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“But this isn’t an assembly line!”

When you start talking about standardizing processes in healthcare, people begin to perspire, lips clamp tightly and are pursed thin.  The declaration, “we don’t make widgets”  is oft proclaimed.  You see, “healthcare is different,” I am frequently told.  “We’re dealing with people’s lives and every patient is unique and most are complex….this isn’t an assembly line!”

When I left the automotive industry and joined healthcare, my response to such statements was that everything involves a process.  Whether you’re building cars or delivering life-saving patient care, it takes a sequence of highly coordinated tasks and processes to deliver the end result.  When this sequence of tasks is standardized, you’re well on your way to radically improving patient safety and eliminating significant sources of waste.

Standard work establishes the best method to perform a task with the least amount of waste while providing the best patient care.  It is an agreed-upon method and procedure for the best sequence and timing to perform a task.

Standard work is frequently misinterpreted and misunderstood.  Generally, people have a tendency to resist standard work until there is understanding of what it really means and how it impacts both themselves and the organization.  People don’t want to do their work the same way every time, nor do they think everyone should perform work the same way.  For this reason, it is not uncommon for healthcare providers to be cautious of jumping onto the standard work bandwagon. Medicine is a combination of art and science after all.  Surely, implementing a “standard” is comparable to throwing darts at the artistry that is needed to understand the nuances of medicine.  If standard work was rigid and unchanging, this point of view could indeed be valid.  However, it is important to understand that standard work is neither rigid nor inflexible.  Quite the contrary, standard work is alive and should change in response to changes in work conditions.

When standard work is consistently and uniformly adhered to, it drives continuous improvement by exposing problems within the process.  Making problems easier to see inspires planned experimentation to discover better ways to perform the work.  Standards are the foundation for continuous improvement.  Without them, you can’t effectively measure where you are.  Standards are the yardstick by which you analyze and test improvements that can then be systematically adopted by everyone.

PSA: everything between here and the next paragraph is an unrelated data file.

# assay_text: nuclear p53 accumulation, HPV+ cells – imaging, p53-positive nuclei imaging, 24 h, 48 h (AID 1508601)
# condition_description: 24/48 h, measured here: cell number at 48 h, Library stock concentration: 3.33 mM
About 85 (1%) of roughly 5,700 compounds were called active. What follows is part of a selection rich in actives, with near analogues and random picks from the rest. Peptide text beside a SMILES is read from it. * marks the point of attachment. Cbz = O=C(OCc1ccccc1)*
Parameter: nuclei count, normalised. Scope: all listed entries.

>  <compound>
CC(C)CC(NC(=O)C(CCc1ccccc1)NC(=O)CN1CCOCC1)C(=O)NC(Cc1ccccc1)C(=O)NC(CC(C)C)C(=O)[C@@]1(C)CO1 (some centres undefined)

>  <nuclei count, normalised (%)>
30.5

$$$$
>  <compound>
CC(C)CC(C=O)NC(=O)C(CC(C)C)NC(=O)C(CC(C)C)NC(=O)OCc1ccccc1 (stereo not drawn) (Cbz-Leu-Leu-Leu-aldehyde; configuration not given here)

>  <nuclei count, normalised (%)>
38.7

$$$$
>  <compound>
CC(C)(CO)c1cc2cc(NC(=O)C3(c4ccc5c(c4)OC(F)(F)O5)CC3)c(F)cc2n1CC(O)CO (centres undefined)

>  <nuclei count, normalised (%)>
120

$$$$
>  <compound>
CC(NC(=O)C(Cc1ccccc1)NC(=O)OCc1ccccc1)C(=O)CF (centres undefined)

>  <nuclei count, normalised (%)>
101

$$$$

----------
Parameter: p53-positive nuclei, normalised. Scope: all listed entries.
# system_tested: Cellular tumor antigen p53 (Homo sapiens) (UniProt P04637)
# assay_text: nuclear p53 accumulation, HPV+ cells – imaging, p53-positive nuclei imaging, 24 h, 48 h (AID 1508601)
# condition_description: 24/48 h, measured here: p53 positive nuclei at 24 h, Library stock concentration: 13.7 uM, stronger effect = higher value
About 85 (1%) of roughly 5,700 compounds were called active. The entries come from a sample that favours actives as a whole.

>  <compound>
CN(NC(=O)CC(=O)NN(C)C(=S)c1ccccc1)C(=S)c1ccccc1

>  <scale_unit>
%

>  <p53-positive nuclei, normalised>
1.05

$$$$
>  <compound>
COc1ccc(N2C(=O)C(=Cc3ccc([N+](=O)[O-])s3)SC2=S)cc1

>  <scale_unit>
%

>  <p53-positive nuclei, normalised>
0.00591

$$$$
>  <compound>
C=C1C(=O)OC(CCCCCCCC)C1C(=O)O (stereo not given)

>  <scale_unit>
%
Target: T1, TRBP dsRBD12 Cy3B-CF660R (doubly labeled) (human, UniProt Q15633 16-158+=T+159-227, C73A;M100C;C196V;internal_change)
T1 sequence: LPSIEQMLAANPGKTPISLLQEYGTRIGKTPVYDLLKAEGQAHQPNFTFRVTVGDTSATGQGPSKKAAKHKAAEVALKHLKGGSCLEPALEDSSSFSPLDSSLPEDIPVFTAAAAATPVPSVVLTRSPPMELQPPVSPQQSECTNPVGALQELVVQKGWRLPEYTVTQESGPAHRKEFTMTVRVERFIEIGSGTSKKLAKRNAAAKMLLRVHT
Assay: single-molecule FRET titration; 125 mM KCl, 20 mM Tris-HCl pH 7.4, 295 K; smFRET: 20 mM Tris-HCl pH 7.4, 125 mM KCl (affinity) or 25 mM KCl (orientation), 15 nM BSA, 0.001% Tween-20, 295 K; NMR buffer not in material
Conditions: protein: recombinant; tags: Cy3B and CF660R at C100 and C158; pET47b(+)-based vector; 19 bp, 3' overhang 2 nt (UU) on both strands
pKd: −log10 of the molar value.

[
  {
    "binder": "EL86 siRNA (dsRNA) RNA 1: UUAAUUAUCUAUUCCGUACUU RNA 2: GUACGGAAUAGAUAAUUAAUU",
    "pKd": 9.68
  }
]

When continuous improvement activity becomes part of your culture, creativity will flow from employees at all levels of the organization.  Problem solving at the front line often results in creative solutions never dreamed of in the boardroom.  Recognition for solving problems and making improvements builds self-esteem while skill levels increase through training to the standard work.  As the training becomes more effective and widespread, communication increases. People know what they’re supposed to do, when to do it, and how it should be done.

So, by all means, set up an environment of improvement activity that becomes part of daily work and see creativity skyrocket!   Once standard work is in place, creativity bubbles to the surface as people continuously improve their work.  This results in improved morale and job satisfaction, which can also lead to reduced turnover and, yes, improved creativity!

Needless to say, none of this happens overnight.  It’s a long process that requires a lot of determination and even more perseverance.

Does standard work destroy creativity or perpetuate it?

Let’s look back at past articles that discussed how standard work can be implemented in healthcare:


Today’s blog was written by Janet Dozier, Senior Manager with HPP.

Janet has twenty years of process improvement experience in healthcare and manufacturing.  She has led lean transformation efforts in clinical, non-clinical, and business operations of hospitals.  Prior to her work in the healthcare industry, Janet was in the automotive industry for ten years where she was a lead instructor of Lean Principles for the Ford Production System.

Janet received her Master’s Degree in Engineering from Case Western Reserve University and undergraduate degree in Industrial Engineering from North Carolina State University.  She is certified as a Six Sigma Black Belt.

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